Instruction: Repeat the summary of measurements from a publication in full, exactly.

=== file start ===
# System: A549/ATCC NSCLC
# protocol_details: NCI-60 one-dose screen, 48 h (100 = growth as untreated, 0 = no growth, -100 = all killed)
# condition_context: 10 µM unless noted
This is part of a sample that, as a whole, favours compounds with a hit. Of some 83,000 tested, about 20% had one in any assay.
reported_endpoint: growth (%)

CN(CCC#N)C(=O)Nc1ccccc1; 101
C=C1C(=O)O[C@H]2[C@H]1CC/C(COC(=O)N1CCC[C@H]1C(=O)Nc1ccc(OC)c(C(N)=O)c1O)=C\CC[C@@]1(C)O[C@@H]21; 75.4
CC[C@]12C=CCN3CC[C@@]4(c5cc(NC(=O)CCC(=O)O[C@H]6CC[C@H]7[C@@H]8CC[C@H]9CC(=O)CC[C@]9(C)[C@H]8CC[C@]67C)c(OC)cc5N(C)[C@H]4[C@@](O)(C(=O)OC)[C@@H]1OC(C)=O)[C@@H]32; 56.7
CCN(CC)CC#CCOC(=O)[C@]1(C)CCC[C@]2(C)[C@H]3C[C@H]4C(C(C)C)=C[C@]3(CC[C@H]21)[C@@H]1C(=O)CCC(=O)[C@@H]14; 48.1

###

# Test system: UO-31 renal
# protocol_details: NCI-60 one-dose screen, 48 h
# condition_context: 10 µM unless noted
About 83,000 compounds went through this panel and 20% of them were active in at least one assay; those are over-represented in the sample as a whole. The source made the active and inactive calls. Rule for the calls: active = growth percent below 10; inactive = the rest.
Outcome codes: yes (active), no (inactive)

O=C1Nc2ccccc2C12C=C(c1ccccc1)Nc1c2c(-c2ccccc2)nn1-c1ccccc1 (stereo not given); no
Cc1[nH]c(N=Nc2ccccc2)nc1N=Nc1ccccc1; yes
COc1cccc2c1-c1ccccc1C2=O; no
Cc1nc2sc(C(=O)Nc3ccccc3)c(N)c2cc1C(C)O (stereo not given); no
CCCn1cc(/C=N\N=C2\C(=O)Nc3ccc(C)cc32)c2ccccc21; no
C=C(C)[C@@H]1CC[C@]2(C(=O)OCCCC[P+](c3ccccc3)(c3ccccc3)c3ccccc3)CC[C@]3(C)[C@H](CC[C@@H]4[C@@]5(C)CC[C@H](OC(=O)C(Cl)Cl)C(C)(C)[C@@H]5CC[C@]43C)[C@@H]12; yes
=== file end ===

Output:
# System: A549/ATCC NSCLC
# protocol_details: NCI-60 one-dose screen, 48 h (100 = growth as untreated, 0 = no growth, -100 = all killed)
# condition_context: 10 µM unless noted
This is part of a sample that, as a whole, favours compounds with a hit. Of some 83,000 tested, about 20% had one in any assay.
reported_endpoint: growth (%)

CN(CCC#N)C(=O)Nc1ccccc1; 101
C=C1C(=O)O[C@H]2[C@H]1CC/C(COC(=O)N1CCC[C@H]1C(=O)Nc1ccc(OC)c(C(N)=O)c1O)=C\CC[C@@]1(C)O[C@@H]21; 75.4
CC[C@]12C=CCN3CC[C@@]4(c5cc(NC(=O)CCC(=O)O[C@H]6CC[C@H]7[C@@H]8CC[C@H]9CC(=O)CC[C@]9(C)[C@H]8CC[C@]67C)c(OC)cc5N(C)[C@H]4[C@@](O)(C(=O)OC)[C@@H]1OC(C)=O)[C@@H]32; 56.7
CCN(CC)CC#CCOC(=O)[C@]1(C)CCC[C@]2(C)[C@H]3C[C@H]4C(C(C)C)=C[C@]3(CC[C@H]21)[C@@H]1C(=O)CCC(=O)[C@@H]14; 48.1

###

# Test system: UO-31 renal
# protocol_details: NCI-60 one-dose screen, 48 h
# condition_context: 10 µM unless noted
About 83,000 compounds went through this panel and 20% of them were active in at least one assay; those are over-represented in the sample as a whole. The source made the active and inactive calls. Rule for the calls: active = growth percent below 10; inactive = the rest.
Outcome codes: yes (active), no (inactive)

O=C1Nc2ccccc2C12C=C(c1ccccc1)Nc1c2c(-c2ccccc2)nn1-c1ccccc1 (stereo not given); no
Cc1[nH]c(N=Nc2ccccc2)nc1N=Nc1ccccc1; yes
COc1cccc2c1-c1ccccc1C2=O; no
Cc1nc2sc(C(=O)Nc3ccccc3)c(N)c2cc1C(C)O (stereo not given); no
CCCn1cc(/C=N\N=C2\C(=O)Nc3ccc(C)cc32)c2ccccc21; no
C=C(C)[C@@H]1CC[C@]2(C(=O)OCCCC[P+](c3ccccc3)(c3ccccc3)c3ccccc3)CC[C@]3(C)[C@H](CC[C@@H]4[C@@]5(C)CC[C@H](OC(=O)C(Cl)Cl)C(C)(C)[C@@H]5CC[C@]43C)[C@@H]12; yes